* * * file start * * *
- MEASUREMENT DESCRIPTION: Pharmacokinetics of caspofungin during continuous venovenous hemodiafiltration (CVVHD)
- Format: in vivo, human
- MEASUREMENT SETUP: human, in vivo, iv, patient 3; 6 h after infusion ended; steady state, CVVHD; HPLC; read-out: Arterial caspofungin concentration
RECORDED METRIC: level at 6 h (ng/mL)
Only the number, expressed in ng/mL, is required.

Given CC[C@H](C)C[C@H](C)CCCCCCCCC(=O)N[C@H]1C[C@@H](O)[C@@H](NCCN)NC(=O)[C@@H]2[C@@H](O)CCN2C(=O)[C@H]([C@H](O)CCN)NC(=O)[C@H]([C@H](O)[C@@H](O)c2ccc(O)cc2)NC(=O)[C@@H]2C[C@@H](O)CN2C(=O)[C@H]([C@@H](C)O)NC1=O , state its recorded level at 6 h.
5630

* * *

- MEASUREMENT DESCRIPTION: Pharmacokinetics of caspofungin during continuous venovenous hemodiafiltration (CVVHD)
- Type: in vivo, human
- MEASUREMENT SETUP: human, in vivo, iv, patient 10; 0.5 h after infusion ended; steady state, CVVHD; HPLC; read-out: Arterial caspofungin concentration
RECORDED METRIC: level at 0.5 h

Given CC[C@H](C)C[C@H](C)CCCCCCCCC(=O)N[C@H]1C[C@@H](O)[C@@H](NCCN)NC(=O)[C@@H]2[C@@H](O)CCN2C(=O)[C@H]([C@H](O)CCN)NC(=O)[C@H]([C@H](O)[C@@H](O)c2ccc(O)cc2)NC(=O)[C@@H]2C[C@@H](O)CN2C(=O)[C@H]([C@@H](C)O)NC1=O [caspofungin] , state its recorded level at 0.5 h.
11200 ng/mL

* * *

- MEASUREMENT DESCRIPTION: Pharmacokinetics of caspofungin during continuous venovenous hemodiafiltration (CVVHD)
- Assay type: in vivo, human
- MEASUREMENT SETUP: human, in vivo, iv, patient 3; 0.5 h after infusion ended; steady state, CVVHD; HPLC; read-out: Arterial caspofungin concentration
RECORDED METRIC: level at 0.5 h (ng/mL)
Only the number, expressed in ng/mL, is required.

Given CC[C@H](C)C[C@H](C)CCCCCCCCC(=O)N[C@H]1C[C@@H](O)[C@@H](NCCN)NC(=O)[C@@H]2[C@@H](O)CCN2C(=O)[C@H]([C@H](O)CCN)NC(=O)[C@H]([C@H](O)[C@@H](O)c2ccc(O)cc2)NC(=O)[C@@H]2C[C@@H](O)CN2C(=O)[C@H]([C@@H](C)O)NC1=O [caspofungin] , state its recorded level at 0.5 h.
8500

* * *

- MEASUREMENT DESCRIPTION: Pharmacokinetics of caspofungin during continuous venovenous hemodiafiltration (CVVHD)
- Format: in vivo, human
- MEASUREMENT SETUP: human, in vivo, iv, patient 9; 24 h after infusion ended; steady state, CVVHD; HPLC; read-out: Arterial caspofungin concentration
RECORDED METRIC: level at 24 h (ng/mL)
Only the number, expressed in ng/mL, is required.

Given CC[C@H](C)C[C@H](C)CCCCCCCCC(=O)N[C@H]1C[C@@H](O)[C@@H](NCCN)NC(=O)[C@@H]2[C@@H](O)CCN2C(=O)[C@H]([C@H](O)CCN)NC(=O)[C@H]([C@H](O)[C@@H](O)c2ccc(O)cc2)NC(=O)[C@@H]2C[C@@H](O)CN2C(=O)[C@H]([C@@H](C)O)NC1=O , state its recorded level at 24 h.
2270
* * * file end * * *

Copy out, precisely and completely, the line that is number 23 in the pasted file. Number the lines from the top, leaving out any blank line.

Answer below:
* * *